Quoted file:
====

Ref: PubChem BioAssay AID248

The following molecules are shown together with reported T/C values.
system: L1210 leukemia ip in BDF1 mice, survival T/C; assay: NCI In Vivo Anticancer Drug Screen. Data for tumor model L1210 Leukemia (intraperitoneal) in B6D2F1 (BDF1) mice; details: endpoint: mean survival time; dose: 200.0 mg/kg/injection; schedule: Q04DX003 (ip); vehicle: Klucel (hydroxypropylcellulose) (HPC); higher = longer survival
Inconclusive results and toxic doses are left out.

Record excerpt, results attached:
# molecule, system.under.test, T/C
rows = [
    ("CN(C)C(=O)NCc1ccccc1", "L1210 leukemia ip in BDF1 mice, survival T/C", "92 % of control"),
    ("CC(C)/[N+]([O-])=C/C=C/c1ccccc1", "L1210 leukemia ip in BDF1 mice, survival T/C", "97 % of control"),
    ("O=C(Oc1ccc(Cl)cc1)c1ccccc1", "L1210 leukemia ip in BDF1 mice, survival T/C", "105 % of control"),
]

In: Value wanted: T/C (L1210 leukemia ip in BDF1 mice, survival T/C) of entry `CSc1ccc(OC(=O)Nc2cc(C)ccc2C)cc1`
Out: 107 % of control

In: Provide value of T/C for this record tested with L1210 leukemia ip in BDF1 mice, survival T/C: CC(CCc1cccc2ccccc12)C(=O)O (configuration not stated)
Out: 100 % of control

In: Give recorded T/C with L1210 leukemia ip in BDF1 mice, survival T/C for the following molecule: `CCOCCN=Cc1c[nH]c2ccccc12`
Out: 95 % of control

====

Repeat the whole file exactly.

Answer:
Ref: PubChem BioAssay AID248

The following molecules are shown together with reported T/C values.
system: L1210 leukemia ip in BDF1 mice, survival T/C; assay: NCI In Vivo Anticancer Drug Screen. Data for tumor model L1210 Leukemia (intraperitoneal) in B6D2F1 (BDF1) mice; details: endpoint: mean survival time; dose: 200.0 mg/kg/injection; schedule: Q04DX003 (ip); vehicle: Klucel (hydroxypropylcellulose) (HPC); higher = longer survival
Inconclusive results and toxic doses are left out.

Record excerpt, results attached:
# molecule, system.under.test, T/C
rows = [
    ("CN(C)C(=O)NCc1ccccc1", "L1210 leukemia ip in BDF1 mice, survival T/C", "92 % of control"),
    ("CC(C)/[N+]([O-])=C/C=C/c1ccccc1", "L1210 leukemia ip in BDF1 mice, survival T/C", "97 % of control"),
    ("O=C(Oc1ccc(Cl)cc1)c1ccccc1", "L1210 leukemia ip in BDF1 mice, survival T/C", "105 % of control"),
]

In: Value wanted: T/C (L1210 leukemia ip in BDF1 mice, survival T/C) of entry `CSc1ccc(OC(=O)Nc2cc(C)ccc2C)cc1`
Out: 107 % of control

In: Provide value of T/C for this record tested with L1210 leukemia ip in BDF1 mice, survival T/C: CC(CCc1cccc2ccccc12)C(=O)O (configuration not stated)
Out: 100 % of control

In: Give recorded T/C with L1210 leukemia ip in BDF1 mice, survival T/C for the following molecule: `CCOCCN=Cc1c[nH]c2ccccc12`
Out: 95 % of control